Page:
bird in the sky, you know how I feel
Most of the lodging options for St-Leu, our first stop in Reunion, are apartments that are rented by the week. It’s easy to see why one might be tempted to linger there. From diving with dolphins and turtles to paragliding and surfing the famous Gauche de St-Leu, this town draws both adventure seekers and ocean lovers. In fact, “we could spend weeks here” became an oft-repeated refrain with us in virtually every place we visited in Reunion. Instead of a week, we intended to stay only one night in St-Leu. There were two guesthouses listed in the guide we picked up at the airport tourism desk. We asked the owner of the ice cream shop where we had stopped to use his phone, but the woman who answered was unable to give us directions so she sent her husband for us to follow.
The house, it turned out, was up in the hills above St-Leu, a half hour drive away. It was while following – or rather attempting to keep up with – Pascal that S got her first taste of Reunion’s curvy, hilly roads. With hairpin turns so frequent that they put San Francisco’s “crookedest street in the world” to shame, S was happy to be behind the wheel rather than riding shotgun. Concentrating on keeping the car on the road somehow helped lessen her motion sickness, which has come back with a vengeance from her childhood days.
Our hosts Pascal and Marie were incredibly friendly, helpful, and easygoing. Reminiscent of S’s experience with couchsurfing, their chamber d’hote (something akin to a B&B) felt more like a home than a hotel. We ate dinner together with the owners, another pair of tourists, a boarder, and visiting friends. Homemade rum punch was served on the deck with mouth-watering hor d’oeuvres while a full meal and delicious desserts awaited us inside. Pascal is an avid paraglider, and when we expressed interest in going the next morning he not only helped make a reservation for us with a reputable company but also said he’d fly with us.
After another harrowing car ride up to 1500 meters, this time sharing the backseat of Pascal’s car with his chute, we tromped across a cow pasture and got ready to take flight. We unfurled our parachutes and waited for the right gust of wind. Paragliding, it turns out, is not an activity for the impatient. It took more than an hour for the wind to change directions and blow our way. But when it did D took off running, quite literally, with his tandem, Lolo, strapped behind him. Up, up, and away they sailed as S got ready to take flight.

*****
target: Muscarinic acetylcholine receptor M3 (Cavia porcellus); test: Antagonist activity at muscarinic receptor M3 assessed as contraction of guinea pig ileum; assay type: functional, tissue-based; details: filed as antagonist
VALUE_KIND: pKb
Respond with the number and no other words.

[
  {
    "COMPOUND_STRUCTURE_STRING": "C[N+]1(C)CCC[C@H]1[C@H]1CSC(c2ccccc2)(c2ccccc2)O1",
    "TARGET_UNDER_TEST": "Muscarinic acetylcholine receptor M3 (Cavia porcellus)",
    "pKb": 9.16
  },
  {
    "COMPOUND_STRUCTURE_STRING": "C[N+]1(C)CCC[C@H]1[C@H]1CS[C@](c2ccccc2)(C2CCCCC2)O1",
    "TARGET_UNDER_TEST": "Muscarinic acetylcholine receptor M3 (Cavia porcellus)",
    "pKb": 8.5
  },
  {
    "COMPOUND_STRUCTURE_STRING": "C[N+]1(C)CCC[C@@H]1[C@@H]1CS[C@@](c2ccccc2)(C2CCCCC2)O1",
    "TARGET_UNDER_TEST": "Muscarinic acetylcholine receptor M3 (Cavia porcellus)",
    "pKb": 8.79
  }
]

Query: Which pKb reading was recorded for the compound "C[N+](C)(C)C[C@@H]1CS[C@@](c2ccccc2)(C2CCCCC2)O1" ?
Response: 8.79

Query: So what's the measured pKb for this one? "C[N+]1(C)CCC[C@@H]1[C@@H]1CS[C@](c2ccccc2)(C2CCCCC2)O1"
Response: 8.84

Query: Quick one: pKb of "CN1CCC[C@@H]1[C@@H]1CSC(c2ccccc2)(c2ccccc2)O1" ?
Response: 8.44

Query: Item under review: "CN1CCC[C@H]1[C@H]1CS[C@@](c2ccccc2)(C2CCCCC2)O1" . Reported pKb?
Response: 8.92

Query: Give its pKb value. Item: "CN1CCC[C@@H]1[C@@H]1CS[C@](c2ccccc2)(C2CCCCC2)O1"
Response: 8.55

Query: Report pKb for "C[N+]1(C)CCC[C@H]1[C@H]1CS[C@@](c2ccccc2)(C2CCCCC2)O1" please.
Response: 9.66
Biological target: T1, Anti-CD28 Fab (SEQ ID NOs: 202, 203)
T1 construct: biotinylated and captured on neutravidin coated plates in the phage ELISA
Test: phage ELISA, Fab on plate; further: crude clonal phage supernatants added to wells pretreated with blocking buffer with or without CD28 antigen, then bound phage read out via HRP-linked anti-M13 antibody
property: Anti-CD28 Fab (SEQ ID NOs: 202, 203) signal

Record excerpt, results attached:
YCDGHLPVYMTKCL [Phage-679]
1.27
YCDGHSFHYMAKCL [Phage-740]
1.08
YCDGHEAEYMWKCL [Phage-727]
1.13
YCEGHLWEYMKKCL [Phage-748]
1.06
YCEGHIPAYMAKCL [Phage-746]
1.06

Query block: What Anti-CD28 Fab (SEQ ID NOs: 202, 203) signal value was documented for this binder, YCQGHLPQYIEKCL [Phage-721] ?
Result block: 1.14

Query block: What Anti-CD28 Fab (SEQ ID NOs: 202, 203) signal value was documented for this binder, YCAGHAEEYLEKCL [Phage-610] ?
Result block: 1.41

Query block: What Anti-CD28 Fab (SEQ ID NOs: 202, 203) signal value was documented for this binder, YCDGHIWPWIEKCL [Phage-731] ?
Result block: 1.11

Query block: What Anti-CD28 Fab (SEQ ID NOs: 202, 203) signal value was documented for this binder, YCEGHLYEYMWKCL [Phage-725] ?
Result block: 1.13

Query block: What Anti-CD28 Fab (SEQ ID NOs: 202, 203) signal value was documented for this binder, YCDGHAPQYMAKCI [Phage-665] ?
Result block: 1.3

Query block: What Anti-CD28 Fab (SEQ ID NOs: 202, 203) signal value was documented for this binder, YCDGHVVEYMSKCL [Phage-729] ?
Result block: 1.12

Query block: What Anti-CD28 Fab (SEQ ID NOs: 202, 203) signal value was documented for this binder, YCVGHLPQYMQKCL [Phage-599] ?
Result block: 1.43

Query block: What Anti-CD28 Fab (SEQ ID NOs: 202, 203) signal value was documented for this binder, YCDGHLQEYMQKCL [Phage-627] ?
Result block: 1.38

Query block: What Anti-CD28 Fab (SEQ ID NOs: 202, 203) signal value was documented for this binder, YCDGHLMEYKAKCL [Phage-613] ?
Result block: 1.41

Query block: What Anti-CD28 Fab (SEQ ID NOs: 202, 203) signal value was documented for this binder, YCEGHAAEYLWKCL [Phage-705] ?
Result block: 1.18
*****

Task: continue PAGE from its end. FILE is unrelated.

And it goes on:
Though it does not have the spine-tingling adrenalin rush of bungee jumping or skydiving, paragliding for the first time is a breathtaking experience. It also lasts quite a lot longer. It took us somewhere between half an hour and 45 minutes to descend from the mountaintop to the beach as we sailed high over the ravines around St-Leu before landing by the water’s edge. Our tandem pilots showed us how to steer and then busied themselves with taking pictures while we made lazy zig-zags in the air, soaking up the bird’s eye views of Reunion’s coastal towns and spotting sea turtles in the shimmering blue waters of the Indian Ocean.
As we approached the landing area, our pilots once again took control, treating us to a minute of stomach-dropping acrobatics before gently touching down. If a picture is worth a thousand words, then a thousand pictures would not be enough to convey the incredibly liberating feeling of gliding, whirling, and twirling through the air on that bright, sunny morning. It is no wonder that so many superheroes are endowed with the power to fly.